Start-ling news

Two single-family homes under construction side by side in McHenry, Illinois
TANNEN MAURY / EPA-EFE / Shutterstock

Housing starts shot up by a stunning 22.6% in July, the U.S. Commerce Department said Tuesday. It was the biggest monthly gain in new home construction since the fall of 2016.

"Builders have been busy as mortgage rates remain near historic lows (falling below 3% for a period of time) while cooped-up buyers cannot find enough houses to view," says Yelena Maleyev, an economist with the accounting firm Grant Thornton.

Would-be homebuyers who were housebound during coronavirus lockdowns earlier in the year have been flocking to the housing market this summer. But they've often been disappointed by skimpy real estate listings.

Builders are trying to satisfy the hunger for housing as quickly as they can — and other new data indicates the demand will keep them busy for a while.

Residential building permits for future construction last month jumped by 18.8% compared to June. That increase was the largest in 30 years, according to Bloomberg.

One of the factors driving the building boom is a "noticeable suburban shift in housing demand to suburbs, exurbs and rural markets as renters and buyers seek out more affordable, lower density markets," says Robert Dietz, chief economist for the National Association of Home Builders.

In other words, working Americans who've been turned into telecommuters by COVID-19 are trying to flee New York, San Francisco and other big cities for areas where living costs are lower and social distancing is less challenging.

How to find a great home and great rate

Vista, CA / USA - October 6, 2018: A mother and her teen daughters looking at newly built townhomes for sale
Simone Hogan / Shutterstock

Until more new homes are on the market, buyers may encounter rising prices and even bidding wars.

Real estate brokerage Redfin says the nation median home price in July was up 8.2% from a year earlier, and that its agents ran into competing bids with more than half the offers they placed last month.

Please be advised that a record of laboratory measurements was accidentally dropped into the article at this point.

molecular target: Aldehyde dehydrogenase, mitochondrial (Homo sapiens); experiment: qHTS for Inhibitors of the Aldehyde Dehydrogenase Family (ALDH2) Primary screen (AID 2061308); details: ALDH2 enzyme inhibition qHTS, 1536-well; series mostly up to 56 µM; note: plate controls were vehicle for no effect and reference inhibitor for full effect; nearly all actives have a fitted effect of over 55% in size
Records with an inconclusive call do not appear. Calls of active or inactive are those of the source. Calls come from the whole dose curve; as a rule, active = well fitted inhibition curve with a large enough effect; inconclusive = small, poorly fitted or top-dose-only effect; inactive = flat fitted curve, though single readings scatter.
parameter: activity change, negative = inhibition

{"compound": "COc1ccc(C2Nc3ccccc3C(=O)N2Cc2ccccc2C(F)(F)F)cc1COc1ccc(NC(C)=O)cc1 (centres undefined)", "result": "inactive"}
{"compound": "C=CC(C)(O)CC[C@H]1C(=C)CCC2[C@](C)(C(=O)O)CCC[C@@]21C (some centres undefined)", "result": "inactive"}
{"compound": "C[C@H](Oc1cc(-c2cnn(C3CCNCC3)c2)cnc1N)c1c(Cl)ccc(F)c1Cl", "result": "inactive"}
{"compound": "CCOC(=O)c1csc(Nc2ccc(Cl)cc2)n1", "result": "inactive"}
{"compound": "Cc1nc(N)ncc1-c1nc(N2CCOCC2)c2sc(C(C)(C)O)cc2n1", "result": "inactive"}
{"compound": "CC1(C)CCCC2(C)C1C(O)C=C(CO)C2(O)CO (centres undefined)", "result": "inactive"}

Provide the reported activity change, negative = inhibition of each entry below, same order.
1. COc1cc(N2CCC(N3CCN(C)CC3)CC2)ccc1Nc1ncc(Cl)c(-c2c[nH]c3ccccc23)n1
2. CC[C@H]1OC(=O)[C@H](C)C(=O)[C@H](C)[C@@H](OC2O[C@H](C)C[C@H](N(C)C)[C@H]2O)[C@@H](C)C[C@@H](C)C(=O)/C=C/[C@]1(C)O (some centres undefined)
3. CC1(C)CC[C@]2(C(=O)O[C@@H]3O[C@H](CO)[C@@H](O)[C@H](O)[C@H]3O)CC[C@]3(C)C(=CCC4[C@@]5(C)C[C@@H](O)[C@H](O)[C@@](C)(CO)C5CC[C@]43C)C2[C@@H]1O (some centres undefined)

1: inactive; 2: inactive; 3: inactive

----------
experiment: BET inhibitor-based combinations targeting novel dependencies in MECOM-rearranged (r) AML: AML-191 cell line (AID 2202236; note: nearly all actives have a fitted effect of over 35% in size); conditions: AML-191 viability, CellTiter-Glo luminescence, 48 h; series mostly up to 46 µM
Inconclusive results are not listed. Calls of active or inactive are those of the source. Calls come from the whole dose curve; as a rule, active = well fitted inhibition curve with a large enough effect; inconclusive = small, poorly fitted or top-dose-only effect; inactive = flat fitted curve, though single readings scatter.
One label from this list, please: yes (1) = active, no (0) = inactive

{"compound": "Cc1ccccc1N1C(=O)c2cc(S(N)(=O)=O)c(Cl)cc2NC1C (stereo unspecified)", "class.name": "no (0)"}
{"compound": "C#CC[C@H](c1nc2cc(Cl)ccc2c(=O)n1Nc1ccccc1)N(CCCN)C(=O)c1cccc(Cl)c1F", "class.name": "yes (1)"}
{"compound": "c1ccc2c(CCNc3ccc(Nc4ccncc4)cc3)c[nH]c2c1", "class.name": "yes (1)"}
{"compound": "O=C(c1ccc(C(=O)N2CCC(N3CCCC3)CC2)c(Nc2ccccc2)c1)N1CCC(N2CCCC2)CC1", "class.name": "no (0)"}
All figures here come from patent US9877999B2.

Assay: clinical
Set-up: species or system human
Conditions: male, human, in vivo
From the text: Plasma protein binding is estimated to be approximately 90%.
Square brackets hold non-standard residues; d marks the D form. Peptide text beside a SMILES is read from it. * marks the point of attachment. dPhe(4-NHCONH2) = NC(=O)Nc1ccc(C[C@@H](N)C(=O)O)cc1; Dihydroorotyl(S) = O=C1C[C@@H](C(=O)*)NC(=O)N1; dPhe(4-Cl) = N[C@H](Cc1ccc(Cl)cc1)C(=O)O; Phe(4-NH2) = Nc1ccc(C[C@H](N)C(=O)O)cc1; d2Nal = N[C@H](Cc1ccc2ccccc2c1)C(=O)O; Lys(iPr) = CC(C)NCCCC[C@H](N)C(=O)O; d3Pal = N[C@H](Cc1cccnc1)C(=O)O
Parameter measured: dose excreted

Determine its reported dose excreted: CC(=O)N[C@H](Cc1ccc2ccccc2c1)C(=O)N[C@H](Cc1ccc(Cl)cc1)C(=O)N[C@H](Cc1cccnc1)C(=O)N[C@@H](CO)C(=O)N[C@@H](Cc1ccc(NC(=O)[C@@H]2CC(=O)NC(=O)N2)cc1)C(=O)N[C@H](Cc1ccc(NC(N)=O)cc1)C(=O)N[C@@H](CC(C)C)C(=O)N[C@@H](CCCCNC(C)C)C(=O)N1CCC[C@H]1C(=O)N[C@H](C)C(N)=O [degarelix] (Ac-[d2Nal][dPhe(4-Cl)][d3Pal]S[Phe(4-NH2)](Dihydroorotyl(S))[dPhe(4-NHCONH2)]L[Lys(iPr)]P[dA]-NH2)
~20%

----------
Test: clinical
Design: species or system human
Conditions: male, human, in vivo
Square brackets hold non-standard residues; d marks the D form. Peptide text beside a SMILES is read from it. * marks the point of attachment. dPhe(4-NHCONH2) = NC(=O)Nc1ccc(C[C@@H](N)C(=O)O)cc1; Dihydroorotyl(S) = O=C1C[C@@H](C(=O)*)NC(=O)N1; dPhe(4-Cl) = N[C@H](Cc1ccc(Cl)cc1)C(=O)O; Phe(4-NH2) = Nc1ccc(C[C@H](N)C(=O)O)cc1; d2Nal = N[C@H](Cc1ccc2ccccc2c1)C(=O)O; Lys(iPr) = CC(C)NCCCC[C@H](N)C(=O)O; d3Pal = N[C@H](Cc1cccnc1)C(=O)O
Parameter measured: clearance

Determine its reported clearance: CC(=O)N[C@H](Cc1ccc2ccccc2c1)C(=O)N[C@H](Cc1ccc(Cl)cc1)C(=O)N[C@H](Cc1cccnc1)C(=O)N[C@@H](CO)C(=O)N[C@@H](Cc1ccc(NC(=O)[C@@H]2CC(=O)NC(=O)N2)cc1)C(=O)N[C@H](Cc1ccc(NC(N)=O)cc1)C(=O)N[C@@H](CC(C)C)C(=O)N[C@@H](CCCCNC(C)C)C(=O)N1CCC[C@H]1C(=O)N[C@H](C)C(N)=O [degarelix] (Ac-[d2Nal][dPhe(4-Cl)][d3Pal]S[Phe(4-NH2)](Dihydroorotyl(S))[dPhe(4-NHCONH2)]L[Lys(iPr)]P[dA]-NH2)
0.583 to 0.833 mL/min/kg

"One of my clients recently bid $100,000 over a home's asking price and only had the eighth-highest of 15 offers," says Greg Mathers, a Redfin agent in the San Francisco area.

Buying a home can be difficult in today's market, but it's not impossible, says Danielle Hale, chief economist for Realtor.com.

"With the help of low mortgage rates and a new, slightly-suburbanized list of must-haves in a home, buyers are continuing to get into the housing market to look for their piece of the American dream — especially if it includes a home office," Hale says.

To find what you want, you just have to be patient and willing to shop around. A lot.

The same goes if you're eager to score one of today's incredibly low mortgage rates. Average rates for 30-year fixed-rate mortgages have been rising off their recent all-time lows, but deals are still available — if you know how to look for them.

Mortgage rates can be vastly different from one lender to the next, so experts recommend that you get and compare rates from at least five lenders, to find the best rate available in your area.

Then, comparison shop some more when the time comes to buy your homeowners insurance. Get quotes from multiple insurers and review them side by side — to find good coverage at the right price.

About the Author

Doug Whiteman

Doug Whiteman

Editor-in-Chief

Doug Whiteman is the editor-in-chief of MoneyWise. He has been quoted by The Wall Street Journal, USA Today and CNBC.com and has been interviewed on Fox Business, CBS Radio and the syndicated TV show "First Business."

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